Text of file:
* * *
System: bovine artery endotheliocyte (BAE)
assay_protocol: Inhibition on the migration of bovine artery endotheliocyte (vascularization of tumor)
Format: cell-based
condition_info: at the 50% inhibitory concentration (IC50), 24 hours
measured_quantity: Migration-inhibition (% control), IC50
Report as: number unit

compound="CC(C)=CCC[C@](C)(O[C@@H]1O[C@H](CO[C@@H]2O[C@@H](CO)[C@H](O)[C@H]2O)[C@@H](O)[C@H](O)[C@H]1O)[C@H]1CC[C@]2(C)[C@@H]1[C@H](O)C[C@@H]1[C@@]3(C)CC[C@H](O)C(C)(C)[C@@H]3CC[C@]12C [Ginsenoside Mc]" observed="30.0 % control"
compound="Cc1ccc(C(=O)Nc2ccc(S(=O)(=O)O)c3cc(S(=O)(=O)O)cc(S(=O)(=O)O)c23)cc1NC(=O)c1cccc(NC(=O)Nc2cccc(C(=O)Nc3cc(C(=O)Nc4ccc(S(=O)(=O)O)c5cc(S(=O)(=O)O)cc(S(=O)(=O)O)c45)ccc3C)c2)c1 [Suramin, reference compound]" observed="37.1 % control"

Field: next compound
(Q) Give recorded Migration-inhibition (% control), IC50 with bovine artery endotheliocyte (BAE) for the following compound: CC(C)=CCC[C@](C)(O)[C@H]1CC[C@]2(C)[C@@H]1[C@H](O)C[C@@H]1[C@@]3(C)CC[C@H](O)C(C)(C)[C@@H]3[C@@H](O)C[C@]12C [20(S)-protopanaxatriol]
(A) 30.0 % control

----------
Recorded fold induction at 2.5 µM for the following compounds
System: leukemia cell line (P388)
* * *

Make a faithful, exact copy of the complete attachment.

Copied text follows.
System: bovine artery endotheliocyte (BAE)
assay_protocol: Inhibition on the migration of bovine artery endotheliocyte (vascularization of tumor)
Format: cell-based
condition_info: at the 50% inhibitory concentration (IC50), 24 hours
measured_quantity: Migration-inhibition (% control), IC50
Report as: number unit

compound="CC(C)=CCC[C@](C)(O[C@@H]1O[C@H](CO[C@@H]2O[C@@H](CO)[C@H](O)[C@H]2O)[C@@H](O)[C@H](O)[C@H]1O)[C@H]1CC[C@]2(C)[C@@H]1[C@H](O)C[C@@H]1[C@@]3(C)CC[C@H](O)C(C)(C)[C@@H]3CC[C@]12C [Ginsenoside Mc]" observed="30.0 % control"
compound="Cc1ccc(C(=O)Nc2ccc(S(=O)(=O)O)c3cc(S(=O)(=O)O)cc(S(=O)(=O)O)c23)cc1NC(=O)c1cccc(NC(=O)Nc2cccc(C(=O)Nc3cc(C(=O)Nc4ccc(S(=O)(=O)O)c5cc(S(=O)(=O)O)cc(S(=O)(=O)O)c45)ccc3C)c2)c1 [Suramin, reference compound]" observed="37.1 % control"

Field: next compound
(Q) Give recorded Migration-inhibition (% control), IC50 with bovine artery endotheliocyte (BAE) for the following compound: CC(C)=CCC[C@](C)(O)[C@H]1CC[C@]2(C)[C@@H]1[C@H](O)C[C@@H]1[C@@]3(C)CC[C@H](O)C(C)(C)[C@@H]3[C@@H](O)C[C@]12C [20(S)-protopanaxatriol]
(A) 30.0 % control

----------
Recorded fold induction at 2.5 µM for the following compounds
System: leukemia cell line (P388)